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9/7/11 - "A Journey to 'Sodom and Gomorrah'" by Raymond Tutu, Ph.D.

A Journey to "Sodom and Gomorrah"

by Raymond Tutu, Ph.D.

Raymond Tutu, Ph.D., received an ARC research grant in Fall 2008 for his project entitled "Internal Migration, Risks and Social Resilience in Ghana".

Travelling to Old Fadama, popularly called Sodom and Gomorrah, a slum in the city of Accra, Ghana, was another giant step towards the accomplishment of an academic escapade and to socialize with old friends and people some of whom I have known since 2006. The slum is a major destination for migrants, especially those from the north of Ghana. Located in the heart of the city, the four-acre slum is an illegal settlement and it is estimated to be home for over 10,000 people.

As custom demands, and my quest to defy jet-lag, I paid homage to the ‘gate keepers’ and community leaders and exchanged pleasantries with some of my old acquaintances. Although the slum has been my research site for almost threes, I do not and cannot get used to the deplorable situation under which residents find themselves. And in the midst of all the appalling surroundings in the slum, the hospitality of residents is always unprecedented. Contrary to media reports about the unfriendly characters in the slum, the akwaaba (welcome) I got when I arrived there in 2009 was not only Ghanaian but genuine and enviable. Under no circumstance do residents deserve their place of abode nicknamed “Sodom and Gomorrah” – places of sin exemplified by deviant activities and conduct, which led to their destruction by God.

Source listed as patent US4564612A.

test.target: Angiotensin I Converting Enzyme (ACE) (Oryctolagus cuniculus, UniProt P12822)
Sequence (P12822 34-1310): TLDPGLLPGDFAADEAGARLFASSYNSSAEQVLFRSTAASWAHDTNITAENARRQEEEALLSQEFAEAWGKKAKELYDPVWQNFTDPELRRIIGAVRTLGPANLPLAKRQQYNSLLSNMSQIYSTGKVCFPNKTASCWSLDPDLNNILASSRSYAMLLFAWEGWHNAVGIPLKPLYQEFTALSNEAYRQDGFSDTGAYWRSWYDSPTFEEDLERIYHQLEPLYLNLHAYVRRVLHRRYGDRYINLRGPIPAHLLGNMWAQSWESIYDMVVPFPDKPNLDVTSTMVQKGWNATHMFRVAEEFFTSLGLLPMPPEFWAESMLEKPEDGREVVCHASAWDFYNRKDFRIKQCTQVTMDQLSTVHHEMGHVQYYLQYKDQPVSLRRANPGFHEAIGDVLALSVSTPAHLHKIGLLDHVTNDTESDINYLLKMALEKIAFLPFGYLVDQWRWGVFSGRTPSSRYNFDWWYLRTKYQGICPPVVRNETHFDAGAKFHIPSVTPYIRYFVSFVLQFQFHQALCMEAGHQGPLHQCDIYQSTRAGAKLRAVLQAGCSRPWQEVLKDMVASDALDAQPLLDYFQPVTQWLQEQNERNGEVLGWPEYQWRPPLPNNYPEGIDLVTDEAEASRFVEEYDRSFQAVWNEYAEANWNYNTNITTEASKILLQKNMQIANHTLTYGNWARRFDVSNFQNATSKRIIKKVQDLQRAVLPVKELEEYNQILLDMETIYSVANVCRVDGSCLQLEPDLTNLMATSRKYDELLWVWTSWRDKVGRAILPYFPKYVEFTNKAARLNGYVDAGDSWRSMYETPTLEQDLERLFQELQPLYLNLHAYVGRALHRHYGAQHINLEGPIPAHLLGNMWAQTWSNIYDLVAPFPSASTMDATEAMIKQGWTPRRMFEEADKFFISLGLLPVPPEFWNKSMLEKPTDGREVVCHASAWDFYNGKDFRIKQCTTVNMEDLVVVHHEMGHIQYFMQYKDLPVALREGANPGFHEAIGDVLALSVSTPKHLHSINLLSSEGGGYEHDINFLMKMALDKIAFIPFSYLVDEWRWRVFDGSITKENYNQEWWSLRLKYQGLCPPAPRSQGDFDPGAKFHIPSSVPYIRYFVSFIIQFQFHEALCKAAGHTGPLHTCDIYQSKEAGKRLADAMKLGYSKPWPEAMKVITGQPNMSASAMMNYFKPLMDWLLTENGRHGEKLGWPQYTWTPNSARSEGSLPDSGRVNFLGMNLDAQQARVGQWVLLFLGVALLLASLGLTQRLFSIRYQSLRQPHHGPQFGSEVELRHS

My mission this time in the slum was to examine young migrants’ perception of stressors – agents and stimuli that cause negative physiological response- during the migration process and at the destination, assess the predictors of resilience among the young migrants, and explore the likelihood of the young migrants exiting the squatter settlement. By virtue of these objectives, I had extensive interactions with a range of young people with ages between 10-29 years (young adolescents, old adolescents, young adults and adults). I engaged them in surveys and semi-structured interviews while triangulating with focus group discussions.

Africana Research Center’s support for this work has further enhanced my quest to engage the marginalized and criminalized as a way of not just giving them a voice, but intellectually stimulating discourse relevant for enhancing the well-being of the ostracized.